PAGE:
Everyone told me not to worry too much, since Naura was her normal self, minus the nursing bit. I was told to just wait it out.
Some of the articles I read stated that a nursing strike could last anywhere from a couple of days to two weeks. Sometimes, the reason remains unknown. I also read that it was rare for a baby under the age of 1 to self-wean. Was my baby really self-weaning?
I kept offering her the breast later in the night and the next day. But she never once took it.
I desperately wanted to bring her in to the clinic or the emergency room, even though she looked perfectly fine.
Thankfully, she had a doctor’s appointment the very next day.
Click ahead to hear what the doctor had to say!
‘There has been an interesting development,’ I told my baby’s paediatrician.
When I told him what had happened, he didn’t seem surprised. He explained this could be self-weaning but we could only confirm it in a few days. He then conducted a routine check-up, but nothing raised a red flag.
The doctor also said that as my baby had already hit the 1-year mark, she could now eat whatever we ate, though we had to watch out for things with bones and too many spices, for example.
My baby had never been a big fan of baby food. She was initially excited about homemade puree, but gradually became nonchalant because she wanted more. She wanted something with more texture, and more taste. We started giving her baby biscuits, which she loves. The doctor also recommended giving my baby fresh milk as she’s ready for it.
I had to accept the reality that soon, I would not be able to fully rely on breastmilk like I used to.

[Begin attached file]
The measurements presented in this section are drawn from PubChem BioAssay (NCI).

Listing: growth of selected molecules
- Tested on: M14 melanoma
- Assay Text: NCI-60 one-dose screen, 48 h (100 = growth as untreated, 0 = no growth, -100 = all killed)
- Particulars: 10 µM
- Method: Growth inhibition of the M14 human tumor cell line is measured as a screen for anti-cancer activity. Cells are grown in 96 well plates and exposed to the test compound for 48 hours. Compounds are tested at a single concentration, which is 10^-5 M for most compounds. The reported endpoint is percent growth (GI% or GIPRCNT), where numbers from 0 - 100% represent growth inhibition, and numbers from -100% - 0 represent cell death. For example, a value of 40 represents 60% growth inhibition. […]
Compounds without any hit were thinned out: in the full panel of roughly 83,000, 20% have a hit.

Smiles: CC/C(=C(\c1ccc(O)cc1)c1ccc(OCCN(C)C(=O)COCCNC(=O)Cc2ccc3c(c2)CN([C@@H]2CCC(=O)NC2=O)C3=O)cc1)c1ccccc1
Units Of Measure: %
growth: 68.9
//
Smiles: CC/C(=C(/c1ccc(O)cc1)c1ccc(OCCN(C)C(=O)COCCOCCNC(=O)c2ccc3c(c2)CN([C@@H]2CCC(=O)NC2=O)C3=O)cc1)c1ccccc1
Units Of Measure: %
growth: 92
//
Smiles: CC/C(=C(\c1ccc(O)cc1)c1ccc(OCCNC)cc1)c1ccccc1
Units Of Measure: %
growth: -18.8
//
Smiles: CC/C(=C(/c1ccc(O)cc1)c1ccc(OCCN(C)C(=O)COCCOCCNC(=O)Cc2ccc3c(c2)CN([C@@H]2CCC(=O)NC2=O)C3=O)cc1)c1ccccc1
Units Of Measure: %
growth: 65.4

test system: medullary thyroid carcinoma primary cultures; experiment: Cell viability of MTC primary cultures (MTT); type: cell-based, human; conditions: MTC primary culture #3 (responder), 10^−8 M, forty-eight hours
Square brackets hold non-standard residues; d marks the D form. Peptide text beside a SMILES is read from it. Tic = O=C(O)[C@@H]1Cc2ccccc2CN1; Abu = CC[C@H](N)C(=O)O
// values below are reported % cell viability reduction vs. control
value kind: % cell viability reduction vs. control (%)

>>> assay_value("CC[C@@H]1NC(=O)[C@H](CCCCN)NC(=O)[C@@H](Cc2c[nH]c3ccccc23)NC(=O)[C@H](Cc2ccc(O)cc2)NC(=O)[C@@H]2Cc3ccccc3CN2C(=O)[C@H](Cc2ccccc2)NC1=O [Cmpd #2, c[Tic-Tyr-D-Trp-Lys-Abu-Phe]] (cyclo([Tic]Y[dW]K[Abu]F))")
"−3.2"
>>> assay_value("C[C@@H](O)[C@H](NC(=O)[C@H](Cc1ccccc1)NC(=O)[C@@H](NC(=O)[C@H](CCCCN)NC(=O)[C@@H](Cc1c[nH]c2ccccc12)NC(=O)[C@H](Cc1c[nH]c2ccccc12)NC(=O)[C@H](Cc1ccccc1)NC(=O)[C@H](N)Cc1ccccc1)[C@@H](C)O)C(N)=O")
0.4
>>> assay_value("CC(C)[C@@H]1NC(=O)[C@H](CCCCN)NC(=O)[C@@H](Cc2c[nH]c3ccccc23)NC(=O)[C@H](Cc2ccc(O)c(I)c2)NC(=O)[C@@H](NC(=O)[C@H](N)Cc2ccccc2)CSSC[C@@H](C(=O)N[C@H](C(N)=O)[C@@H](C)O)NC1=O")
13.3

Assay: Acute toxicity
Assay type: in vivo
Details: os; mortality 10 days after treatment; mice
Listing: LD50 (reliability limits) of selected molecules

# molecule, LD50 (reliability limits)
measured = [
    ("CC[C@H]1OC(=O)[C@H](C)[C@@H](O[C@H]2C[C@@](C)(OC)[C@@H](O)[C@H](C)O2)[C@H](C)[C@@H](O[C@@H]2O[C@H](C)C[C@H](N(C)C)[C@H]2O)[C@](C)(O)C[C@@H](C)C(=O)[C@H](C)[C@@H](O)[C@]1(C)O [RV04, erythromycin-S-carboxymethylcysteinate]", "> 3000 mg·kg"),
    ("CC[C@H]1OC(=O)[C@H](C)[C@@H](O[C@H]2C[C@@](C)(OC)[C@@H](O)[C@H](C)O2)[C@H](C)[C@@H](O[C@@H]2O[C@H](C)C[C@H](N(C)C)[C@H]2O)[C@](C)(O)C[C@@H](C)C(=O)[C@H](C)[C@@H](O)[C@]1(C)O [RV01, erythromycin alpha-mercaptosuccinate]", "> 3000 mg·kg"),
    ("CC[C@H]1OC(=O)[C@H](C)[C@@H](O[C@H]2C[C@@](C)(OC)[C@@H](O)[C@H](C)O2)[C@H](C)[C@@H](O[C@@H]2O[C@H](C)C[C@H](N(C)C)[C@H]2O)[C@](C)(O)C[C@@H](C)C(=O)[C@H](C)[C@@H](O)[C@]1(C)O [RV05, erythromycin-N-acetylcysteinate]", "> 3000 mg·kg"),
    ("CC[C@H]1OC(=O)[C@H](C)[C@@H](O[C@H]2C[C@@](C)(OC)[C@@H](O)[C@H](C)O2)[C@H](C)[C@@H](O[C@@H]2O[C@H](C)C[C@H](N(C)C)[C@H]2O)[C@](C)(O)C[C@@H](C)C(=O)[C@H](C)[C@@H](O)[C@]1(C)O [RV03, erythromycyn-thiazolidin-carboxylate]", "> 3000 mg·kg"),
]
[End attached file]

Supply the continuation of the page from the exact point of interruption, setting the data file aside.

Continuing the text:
Sometimes, I do believe there’s too much unnecessary societal pressure for mothers to breastfeed. Of course, mummy’s milk is the best, but mothers who resort to formula do have legitimate and valid reasons. At times, it’s not even a choice. We should not be punishing them but rather, give them even more credit for trying.
Honestly, breastfeeding makes life a lot easier: There’s easy access to milk – anywhere, any time. Preparing formula milk requires more work… and the need to actually get up in the middle of the night.
I had tried offering her the breast on a daily basis, but the moment I placed her in the nursing position, she either turned away or found it amusing.
A week went by and Naura still refused to be nursed. I had tried offering her the breast on a daily basis, but the moment I placed her in the nursing position, she either turned away or found it amusing.
“Sombongnya [arrogant, in Malay]!” I would say to her.
By this time, I’ve come to accept the fact that my 1-year-old had self-weaned.
I could hardly believe it. I thought it would happen gradually. But no, my baby went cold turkey.
I guess I now need not worry about weaning her off, a process that could have become very difficult.
But I was fueled with a rollercoaster of emotions. I was sad, because as stressful as it was initially, I missed nursing. I felt stressed because I was unprepared. I was relieved, because it happened so easily. And I was tired from all the pumping.
I was happy, because this incident showed how independent and intelligent Naura is, but I was afraid that I wouldn’t be able to bond with her the same way anymore. As it turns out, it was quite the contrary: She was in fact, more manja [loving] than ever!
Perhaps, it was truly a blessing in disguise.
I’m now exclusively pumping, on a strict pumping schedule. I pump every three to five hours, 24/7, round the clock. Each session would yield five ounces of milk on average, which is sufficient for one of Naura’s feeds. This meant I had to pump for every single one of her feeds.
Although I have grown accustomed to the daily routine of pumping, I am slowly introducing fresh milk to my little girl.
I’m grateful that although she refuses to be nursed, I am still able to provide her with breastmilk. That feeling of still being able to pump for a feed is priceless.”
Nadia Azmi, 30, is a TV news anchor and blogger and mum to Naura Zulaikha, 13 months. They are based in Kuala Lumpur, Malaysia.